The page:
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In the current study, a set of 12 reference compounds was tested in a low-density DNA microchip that contains probes for 11 different estrogen-responsive marker genes. Our results show that the seven most informative marker genes on the chip resulted in fingerprints that correctly predicted the (anti-)estrogenic activity of the model compounds except that of the negative control testosterone. Two marker genes, myeloid leukemia factor-1 interacting protein and ubiquitin-conjugating enzyme E2C, were even capable of correctly predicting the estrogenic potency of all five estrogen receptor (ER) agonists tested and correlated well with the potencies as determined in the MCF-7/BOS proliferation assay and the in vivo uterotrophic assay. In addition, it was demonstrated that the estrogenic responses of testosterone, both in the array tube assay and in the proliferation assay, were partially due to the conversion of testosterone into 17ß-estradiol by aromatase but also due to formation of other estrogenic metabolites, the presence and estrogenic potency of which were confirmed by gas chromatography–tandem mass spectrometry analysis and a yeast-based reporter gene assay, respectively. It is concluded that low-density DNA microchip-based fingerprinting in MCF-7/BOS cells for estrogenicity marker genes provides a faster in vitro alternative to the current MCF-7/BOS cell proliferation assay (E-screen)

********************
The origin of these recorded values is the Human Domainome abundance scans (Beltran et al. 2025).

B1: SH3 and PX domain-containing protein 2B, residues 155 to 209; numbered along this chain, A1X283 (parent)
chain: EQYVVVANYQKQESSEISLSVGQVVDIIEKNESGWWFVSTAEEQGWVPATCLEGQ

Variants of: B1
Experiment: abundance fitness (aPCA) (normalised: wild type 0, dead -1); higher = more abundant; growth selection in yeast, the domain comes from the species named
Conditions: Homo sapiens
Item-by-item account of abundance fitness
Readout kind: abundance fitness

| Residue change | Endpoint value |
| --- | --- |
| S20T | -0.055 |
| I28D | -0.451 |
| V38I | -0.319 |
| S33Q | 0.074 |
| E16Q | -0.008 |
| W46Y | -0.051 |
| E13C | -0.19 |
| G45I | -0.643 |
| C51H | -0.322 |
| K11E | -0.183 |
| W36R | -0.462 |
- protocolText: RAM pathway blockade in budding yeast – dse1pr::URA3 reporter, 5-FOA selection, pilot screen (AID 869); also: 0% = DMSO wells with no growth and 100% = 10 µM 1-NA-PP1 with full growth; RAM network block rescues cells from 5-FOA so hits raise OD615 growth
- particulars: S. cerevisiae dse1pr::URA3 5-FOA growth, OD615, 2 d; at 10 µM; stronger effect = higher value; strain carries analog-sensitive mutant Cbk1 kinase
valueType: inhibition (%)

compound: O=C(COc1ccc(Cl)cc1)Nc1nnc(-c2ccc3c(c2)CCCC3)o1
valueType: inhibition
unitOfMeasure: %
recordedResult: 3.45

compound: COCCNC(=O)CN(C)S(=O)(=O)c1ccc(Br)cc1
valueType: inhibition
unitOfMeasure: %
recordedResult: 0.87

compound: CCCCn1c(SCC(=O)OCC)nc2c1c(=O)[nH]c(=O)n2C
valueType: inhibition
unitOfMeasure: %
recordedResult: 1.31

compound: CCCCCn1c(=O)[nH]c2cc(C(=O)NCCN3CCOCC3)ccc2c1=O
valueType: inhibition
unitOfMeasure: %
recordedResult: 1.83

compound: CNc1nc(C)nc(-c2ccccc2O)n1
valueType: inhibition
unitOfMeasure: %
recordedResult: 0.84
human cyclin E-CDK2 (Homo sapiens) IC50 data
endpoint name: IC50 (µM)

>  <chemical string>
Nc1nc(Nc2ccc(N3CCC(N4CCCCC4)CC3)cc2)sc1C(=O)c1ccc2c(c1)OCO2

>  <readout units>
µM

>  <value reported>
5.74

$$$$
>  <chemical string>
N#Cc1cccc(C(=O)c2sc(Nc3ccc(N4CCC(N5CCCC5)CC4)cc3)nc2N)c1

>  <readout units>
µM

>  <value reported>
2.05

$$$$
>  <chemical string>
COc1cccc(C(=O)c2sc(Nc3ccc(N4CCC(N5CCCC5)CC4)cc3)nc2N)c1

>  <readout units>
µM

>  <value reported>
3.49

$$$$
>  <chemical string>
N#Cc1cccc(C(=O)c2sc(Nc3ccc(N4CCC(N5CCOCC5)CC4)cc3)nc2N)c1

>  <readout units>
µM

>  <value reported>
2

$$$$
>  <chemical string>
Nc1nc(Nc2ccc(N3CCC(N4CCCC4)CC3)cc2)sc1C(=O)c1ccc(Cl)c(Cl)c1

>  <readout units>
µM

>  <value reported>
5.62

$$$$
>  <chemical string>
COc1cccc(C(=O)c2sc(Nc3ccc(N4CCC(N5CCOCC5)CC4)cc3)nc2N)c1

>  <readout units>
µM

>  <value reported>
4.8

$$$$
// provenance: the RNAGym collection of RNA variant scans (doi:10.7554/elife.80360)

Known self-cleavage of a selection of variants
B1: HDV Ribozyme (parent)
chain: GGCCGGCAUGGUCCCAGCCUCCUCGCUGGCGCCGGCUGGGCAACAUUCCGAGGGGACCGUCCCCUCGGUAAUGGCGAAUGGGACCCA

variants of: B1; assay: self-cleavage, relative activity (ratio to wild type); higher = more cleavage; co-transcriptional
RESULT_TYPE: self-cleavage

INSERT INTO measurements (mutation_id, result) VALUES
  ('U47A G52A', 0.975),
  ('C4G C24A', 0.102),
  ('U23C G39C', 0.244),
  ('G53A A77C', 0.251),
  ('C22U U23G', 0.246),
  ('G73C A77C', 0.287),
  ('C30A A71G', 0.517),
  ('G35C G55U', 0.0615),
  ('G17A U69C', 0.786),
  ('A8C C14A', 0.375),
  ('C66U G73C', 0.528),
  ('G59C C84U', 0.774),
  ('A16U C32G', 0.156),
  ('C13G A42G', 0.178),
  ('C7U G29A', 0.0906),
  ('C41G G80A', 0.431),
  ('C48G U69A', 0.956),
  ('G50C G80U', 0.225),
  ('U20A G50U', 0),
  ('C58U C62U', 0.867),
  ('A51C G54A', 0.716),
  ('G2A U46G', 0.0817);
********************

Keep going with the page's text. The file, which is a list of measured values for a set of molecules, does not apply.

- i gene-expression
- disrupting chemicals
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